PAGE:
4.  In bacon pan and drippings, saute the chopped onion until golden brown.  Mince, press, or chop the garlic into the browning onions.  Saute a little.  Transfer onions and garlic to your soup pot.
5.  Add the sliced potatoes.
6.  Cover potatoes, onions, and garlic with broth.  Do not use all of the broth.  Use enough to cover and boil potatoes.
7.  Bring to a boil and then reduce to a simmer.  Simmer until the potatoes are fork tender and even a little bit mushy.
8.  While the soup is cooking, clean and chop the greens.  If I use kale, I remove the thick stems before using.
9.  Smash some of the potatoes to make the soup thicker.  Add more broth to make the soup the consistency you want!  Do you want it soupy or more stew-like?
10.  Add the dried parsley, basil, and rosemary.
11.  Season with salt and pepper.  (Taste before adding much salt.  Certain broths are already salty!)
12.  Finally, add the chopped kale or spinach.  Remove from heat.

Family “gustar” report:  Every man, woman, and child goes for seconds on this one.  Bingo.

Added bonus:  I’ve found some Brewer’s yeast to add to soups.  It packs a huge B vitamin punch!  As I’ve observed some diet logs, I’ve seen that even in people with good intake of vegetables and meats, there is still a low intake of B vitamins!  Brewer’s yeast has kind of a cheese-like flavor suggestion and merges well in some recipes.  This is one of them.

Have a great day!

Terri

Honey Lime Salmon with Mango Salsa

Here is a fast and easy supper that pleased our whole family!  If I can, I like to buy wild caught Alaskan salmon.  Wild caught salmon is much more tremendously nutrient-dense than farmed salmon.  I can’t even begin to tell you how important vitamin D is for our bodies, and sadly, many of us are vitamin D deficient.  A serving of wild caught salmon contains all the vitamin D a person, young or old, needs in a day, whereas a serving of farmed salmon usually does not make the cut-off.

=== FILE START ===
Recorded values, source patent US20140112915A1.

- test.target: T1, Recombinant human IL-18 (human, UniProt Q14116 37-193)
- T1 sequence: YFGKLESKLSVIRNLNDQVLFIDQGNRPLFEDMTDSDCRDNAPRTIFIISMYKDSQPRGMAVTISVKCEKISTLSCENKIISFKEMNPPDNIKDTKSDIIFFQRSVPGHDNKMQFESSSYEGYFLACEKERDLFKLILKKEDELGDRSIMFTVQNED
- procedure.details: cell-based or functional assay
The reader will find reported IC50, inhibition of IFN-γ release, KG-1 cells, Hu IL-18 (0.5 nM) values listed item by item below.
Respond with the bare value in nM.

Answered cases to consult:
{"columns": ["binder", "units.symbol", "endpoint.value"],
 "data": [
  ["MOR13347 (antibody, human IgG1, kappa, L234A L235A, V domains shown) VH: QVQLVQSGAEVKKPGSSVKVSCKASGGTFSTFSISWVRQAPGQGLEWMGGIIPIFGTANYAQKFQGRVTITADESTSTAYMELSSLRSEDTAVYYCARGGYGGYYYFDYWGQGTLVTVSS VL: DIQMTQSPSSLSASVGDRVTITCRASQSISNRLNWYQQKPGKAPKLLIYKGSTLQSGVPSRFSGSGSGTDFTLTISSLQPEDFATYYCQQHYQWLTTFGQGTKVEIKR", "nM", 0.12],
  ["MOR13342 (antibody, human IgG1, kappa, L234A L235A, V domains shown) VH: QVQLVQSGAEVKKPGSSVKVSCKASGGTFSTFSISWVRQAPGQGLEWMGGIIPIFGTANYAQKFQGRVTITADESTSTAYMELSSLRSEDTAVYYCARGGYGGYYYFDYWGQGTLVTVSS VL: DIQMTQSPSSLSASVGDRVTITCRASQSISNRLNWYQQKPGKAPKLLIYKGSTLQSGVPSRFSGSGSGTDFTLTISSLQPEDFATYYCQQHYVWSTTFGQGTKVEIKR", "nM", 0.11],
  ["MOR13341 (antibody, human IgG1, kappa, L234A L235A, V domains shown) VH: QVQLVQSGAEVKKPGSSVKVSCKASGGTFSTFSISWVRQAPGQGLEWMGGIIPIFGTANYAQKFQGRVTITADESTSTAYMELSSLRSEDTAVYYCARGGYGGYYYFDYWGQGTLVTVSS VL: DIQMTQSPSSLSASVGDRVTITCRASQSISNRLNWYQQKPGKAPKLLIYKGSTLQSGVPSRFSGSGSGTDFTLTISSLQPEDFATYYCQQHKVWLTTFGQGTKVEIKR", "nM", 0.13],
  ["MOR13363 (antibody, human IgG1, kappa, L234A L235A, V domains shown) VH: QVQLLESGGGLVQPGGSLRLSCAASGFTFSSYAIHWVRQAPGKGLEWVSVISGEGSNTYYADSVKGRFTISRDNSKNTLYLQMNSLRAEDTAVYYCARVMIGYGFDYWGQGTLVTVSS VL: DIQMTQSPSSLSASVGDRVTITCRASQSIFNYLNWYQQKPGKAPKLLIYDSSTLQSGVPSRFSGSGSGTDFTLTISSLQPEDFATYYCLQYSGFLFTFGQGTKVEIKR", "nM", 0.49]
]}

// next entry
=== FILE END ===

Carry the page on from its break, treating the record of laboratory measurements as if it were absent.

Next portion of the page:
In addition, farm raised salmon’s fish food often contains heavy metals, like lead, and polychlorinated biphenols (PCBs), which then concentrate in the fish and its coveted omega-3 fat stores.   Alaskan salmon is about as pure as it gets (which still isn’t completely pure!).

Yes, farm-raised is cheaper, but you just about have to eat twice as much to get the same nutrients and with the addition of more contaminants.

Honey Lime Salmon with Mango Salsawpid-IMAG1001.jpg

Salmon filets, about 4-5
Juice of 1 lime
Honey, 1 tablespoon
Salt, 1-2 tablespoons
Oil of choice, enough to liberally coat skillet

Sprinkle salmon filets with salt and set aside.
Whisk oil, honey, and lime juice in a large skillet.  Heat over medium-high heat.
Add in salmon, skin-side facing ceiling.  Allow underside to brown.
Turn and cook skin side until the filet is cooked through and skin is ideally browned.
Turn once more, if needed, to further brown and caramelize fish.
Remove from heat.
Serve with salsa.

Mango Salsa

2 well-ripened mangos, diced
Juice of 1 lime
Red onion, diced , 1 tablespoon
1 ripe avocado, chopped
Cilantro, 1/4 cup, more or less to taste
Honey, 1 tsp or to taste
Salt to taste

Mix in medium-sized bowl.  Serve over salmon.

Enjoy!  Please let me know if you ever try and like any of the recipes on the blog…or alternatively, if you don’t!  What you tweaked or left out!  Wishing you a great rest of the week!

Terri

Citations:
Am J Clin Nutr. Vitamin D deficiency: a worldwide problem with health consequences.  Michael F Holick and Tai C Chen.  April 2008.  vol. 87.  no. 4. 1080S-1086S
http://ods.od.nih.gov/factsheets/VitaminD-HealthProfessional/
http://lowcarbdiets.about.com/od/lowcarbsuperfoods/a/salmonbenefits.htm

Grain-Free Pancakes

wpid-IMAG0506-1-1.jpgOur way of eating has become second nature.  I almost forget we don’t eat like other people.  We have one cookbook that allows us to fly incognito when we are forced out of our cave or people invade, which actually happens quite often.  Especially that “invade your cave” part.  People with kids much prefer invading caves that other people have to clean and cook in.  Which is okay…because I have better control over the food that way!  Our favorite cookbook has to be The Gluten-Free Almond Flour Cookbook written by Elana Amsterdam.  It keeps us with an appearance of eating normal.

I modify all the recipes to be legal with our nutritional overhaul, GAPS (or Paleo or SCD or Primal or Whole 30–you get the idea).  Most recipes don’t mind the transition a bit, but some put up a resistance.  Pancakes put up a fuss.  Pancakes love flour more than I did.  They really must want the arrowroot powder Elana uses, too.  Elana’s pancake recipe yells at me when I try making substitutions.  See?

wpid-IMAG2283-1-1-1.jpg

So with some tweaking, we got those bloody rebels under better control.  They still exert their power in small ways:

1.  I can’t make them as big as I want to.  Four inches in diameter is all I can get away with.  No “big as your head pancakes” here.  Bummer.  Addendum:  My daughter just got a 7 incher!!!